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Another reason to vote NO2AV: AV is part of the "Europeanisation" of British politics

By Jonathan Isaby

Chris Huhne We have alas not had the chance to vote in a referendum on a European question since before I was born, but voting No in the forthcoming referendum on Alternative Vote will allow us to show that we oppose the Europeanisation of our politics.

And before you accuse me of trying to bring matters European into an unrelated arena, I would ask you to consider the words of Chris Huhne, the Energy and Climate Change Secretary and now leading supporter of the Yes to AV campaign (despite having slated AV in the Guardian before the general election, in February 2010).

I have just discovered that the IPPR posted on the internet this recording of the seminar it hosted last October at which Huhne and others discussed the nature of the Coalition and its future prospects.

The fact is that AV would mean that most general elections would result in hung parliaments, which take power away from voters and deliver it into the hands of politicians, who then proceed to negotiate deals behind closed doors, resulting in a government and a programme for which not a single person voted.

But, according to Huhne, this is great, because it makes us so much more European in our politics:

"We are becoming more like every other European democracy. In every other European democracy it is absolutely normal that you have a period after an election result where there is no clear overall majority: you have a period where people attempt to see whether they can reach a common understanding on a programme for government, they come together, the programme for government is signed and sealed... and at the end of the parliament, which is often a fixed term parliament, they part again, they park the achievements which they've made during the period of coalition government and they argue for different visions about the future in the next parliament. And I think that's exactly what's going to happen here."

"In any other European country they would find it totally bizarre that we were taking about this as a problem rather than as absolute normality."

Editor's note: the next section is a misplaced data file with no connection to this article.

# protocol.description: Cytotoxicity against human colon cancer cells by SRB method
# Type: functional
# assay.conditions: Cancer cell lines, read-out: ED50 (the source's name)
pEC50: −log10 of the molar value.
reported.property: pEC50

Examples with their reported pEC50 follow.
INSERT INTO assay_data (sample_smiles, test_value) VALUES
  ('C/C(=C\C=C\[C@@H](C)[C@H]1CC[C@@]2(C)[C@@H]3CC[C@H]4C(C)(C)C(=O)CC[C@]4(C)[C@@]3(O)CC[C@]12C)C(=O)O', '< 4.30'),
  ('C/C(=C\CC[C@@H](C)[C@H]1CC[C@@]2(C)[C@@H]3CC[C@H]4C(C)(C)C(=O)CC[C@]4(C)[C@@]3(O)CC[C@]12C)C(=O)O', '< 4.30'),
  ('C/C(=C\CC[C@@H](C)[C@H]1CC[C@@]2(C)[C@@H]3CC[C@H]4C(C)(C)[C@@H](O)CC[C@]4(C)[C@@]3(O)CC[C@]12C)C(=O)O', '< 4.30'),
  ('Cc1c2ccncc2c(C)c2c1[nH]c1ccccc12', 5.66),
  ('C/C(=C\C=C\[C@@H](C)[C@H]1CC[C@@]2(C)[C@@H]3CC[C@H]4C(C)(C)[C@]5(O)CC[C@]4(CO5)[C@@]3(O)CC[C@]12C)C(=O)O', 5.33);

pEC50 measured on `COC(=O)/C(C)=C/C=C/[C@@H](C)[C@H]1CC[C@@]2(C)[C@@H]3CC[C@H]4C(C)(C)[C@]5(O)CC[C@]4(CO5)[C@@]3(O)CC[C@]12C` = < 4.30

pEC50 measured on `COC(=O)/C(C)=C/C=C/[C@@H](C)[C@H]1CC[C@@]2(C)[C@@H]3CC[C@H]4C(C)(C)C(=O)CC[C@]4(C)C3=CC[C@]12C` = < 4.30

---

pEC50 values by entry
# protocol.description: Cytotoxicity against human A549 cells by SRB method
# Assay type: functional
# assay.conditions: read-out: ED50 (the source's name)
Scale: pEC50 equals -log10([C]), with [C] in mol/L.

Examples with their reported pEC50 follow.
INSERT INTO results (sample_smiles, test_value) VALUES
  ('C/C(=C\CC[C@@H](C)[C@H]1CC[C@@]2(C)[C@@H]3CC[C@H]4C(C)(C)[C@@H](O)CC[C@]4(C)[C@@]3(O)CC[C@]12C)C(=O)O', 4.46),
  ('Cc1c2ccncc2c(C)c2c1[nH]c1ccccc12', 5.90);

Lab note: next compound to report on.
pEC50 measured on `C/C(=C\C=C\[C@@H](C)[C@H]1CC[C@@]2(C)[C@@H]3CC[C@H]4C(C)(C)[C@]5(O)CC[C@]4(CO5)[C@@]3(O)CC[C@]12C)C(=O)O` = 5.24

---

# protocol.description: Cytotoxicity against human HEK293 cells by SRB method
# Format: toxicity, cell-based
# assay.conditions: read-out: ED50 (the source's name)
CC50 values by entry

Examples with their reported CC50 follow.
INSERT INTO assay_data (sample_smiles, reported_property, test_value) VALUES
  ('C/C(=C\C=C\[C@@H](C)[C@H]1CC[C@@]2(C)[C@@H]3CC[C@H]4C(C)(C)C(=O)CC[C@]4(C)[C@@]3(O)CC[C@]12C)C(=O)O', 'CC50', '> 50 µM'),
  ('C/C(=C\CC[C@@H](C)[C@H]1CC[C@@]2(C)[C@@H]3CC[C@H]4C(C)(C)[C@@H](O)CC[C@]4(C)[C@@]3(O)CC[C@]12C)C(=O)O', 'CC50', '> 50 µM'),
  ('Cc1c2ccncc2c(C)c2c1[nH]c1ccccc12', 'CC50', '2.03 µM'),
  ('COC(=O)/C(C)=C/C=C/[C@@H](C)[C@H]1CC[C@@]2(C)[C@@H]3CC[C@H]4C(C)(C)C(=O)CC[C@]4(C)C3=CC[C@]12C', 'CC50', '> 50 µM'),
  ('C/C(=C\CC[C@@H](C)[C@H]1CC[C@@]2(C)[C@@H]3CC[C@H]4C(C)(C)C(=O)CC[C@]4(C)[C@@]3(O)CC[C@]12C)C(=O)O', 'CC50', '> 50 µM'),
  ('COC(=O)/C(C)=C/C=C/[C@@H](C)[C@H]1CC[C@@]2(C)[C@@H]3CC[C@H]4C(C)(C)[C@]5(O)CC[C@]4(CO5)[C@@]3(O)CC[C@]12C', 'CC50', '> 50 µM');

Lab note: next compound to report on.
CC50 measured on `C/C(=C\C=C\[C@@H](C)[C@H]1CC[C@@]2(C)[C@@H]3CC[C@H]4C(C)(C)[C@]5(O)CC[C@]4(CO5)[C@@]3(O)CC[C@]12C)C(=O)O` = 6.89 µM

And it didn't stop there.

There were three more references in his speech that day to the Europeanisation of British politics:

"Although I am quite pugilistic myself and quite capable of looking after myself and hitting back, I also, having had that experience as Nick [Clegg] had in the European Parliament, am absolutely determined to hold on to the fact that we want ideally a new style of politics in which people respect where other parties and other ideological positions come from."

"If you're moving to a system where it is normal to work across party lines; if I'm right about the Europeanisation of our politics, that actually the chances of getting an overall majority for either Tories or Labour are substantially reduced...  we're much more likely to generate Parliaments without an overall majority."

"There is common ground and we can work together, and I hope that in the process of doing that in a European manner, we also develop a new and respectful language for each others' points of view."

For good measure, Huhne also laid bare the fact that voters have little or no idea what government is likely to be formed after an election which results in a hung parliament, since a party like the Lib Dems will refuse to indicate in advance who they would prefer to work with. He was asked specifically whether he thought it likely that the Lib Dems would in future announce a preferred coalition partner before general elections. He replied:

"I think it's quite hard to know exactly what the basis for a common ground is going to be until you've gone into detail in negotiations, because although things appear in parties' manifestos, reality is that for the leadership and indeed for the party, some are more strongly supported than others and it's not always easy to work out from being outside that party what are the sort of key things that would be absolute sticking points and red lines, and what would be more negotiable. So I personally don't think that's very likely."

So there you have it: one of the leading proponents of the Yes to AV campaign has outlined his desire to see the "Europeanisation" of British politics with its perpetual hung parliaments - which, he admits, result in parties negotiating away their manifesto without having given the electorate any notice of their intentions when it comes to the post-election Dutch auction of pledges to the highest bidder.

I say we should stick to what we know works; the tried and tested British way of running elections. Say NO2AV.


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